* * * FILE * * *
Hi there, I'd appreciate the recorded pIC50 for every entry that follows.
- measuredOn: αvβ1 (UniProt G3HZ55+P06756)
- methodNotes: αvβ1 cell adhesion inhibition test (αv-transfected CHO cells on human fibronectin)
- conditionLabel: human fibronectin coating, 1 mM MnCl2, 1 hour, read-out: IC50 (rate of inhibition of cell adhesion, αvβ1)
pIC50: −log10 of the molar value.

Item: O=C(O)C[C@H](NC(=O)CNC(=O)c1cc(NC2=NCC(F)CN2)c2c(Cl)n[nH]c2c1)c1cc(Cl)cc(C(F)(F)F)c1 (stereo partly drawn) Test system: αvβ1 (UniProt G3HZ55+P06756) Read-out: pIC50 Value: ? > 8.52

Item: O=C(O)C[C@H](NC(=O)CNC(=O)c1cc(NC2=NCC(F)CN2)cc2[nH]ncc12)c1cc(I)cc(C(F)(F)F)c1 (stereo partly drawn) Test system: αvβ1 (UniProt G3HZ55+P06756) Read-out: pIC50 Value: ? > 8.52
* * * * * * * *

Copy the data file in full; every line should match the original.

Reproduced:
Hi there, I'd appreciate the recorded pIC50 for every entry that follows.
- measuredOn: αvβ1 (UniProt G3HZ55+P06756)
- methodNotes: αvβ1 cell adhesion inhibition test (αv-transfected CHO cells on human fibronectin)
- conditionLabel: human fibronectin coating, 1 mM MnCl2, 1 hour, read-out: IC50 (rate of inhibition of cell adhesion, αvβ1)
pIC50: −log10 of the molar value.

Item: O=C(O)C[C@H](NC(=O)CNC(=O)c1cc(NC2=NCC(F)CN2)c2c(Cl)n[nH]c2c1)c1cc(Cl)cc(C(F)(F)F)c1 (stereo partly drawn) Test system: αvβ1 (UniProt G3HZ55+P06756) Read-out: pIC50 Value: ? > 8.52

Item: O=C(O)C[C@H](NC(=O)CNC(=O)c1cc(NC2=NCC(F)CN2)cc2[nH]ncc12)c1cc(I)cc(C(F)(F)F)c1 (stereo partly drawn) Test system: αvβ1 (UniProt G3HZ55+P06756) Read-out: pIC50 Value: ? > 8.52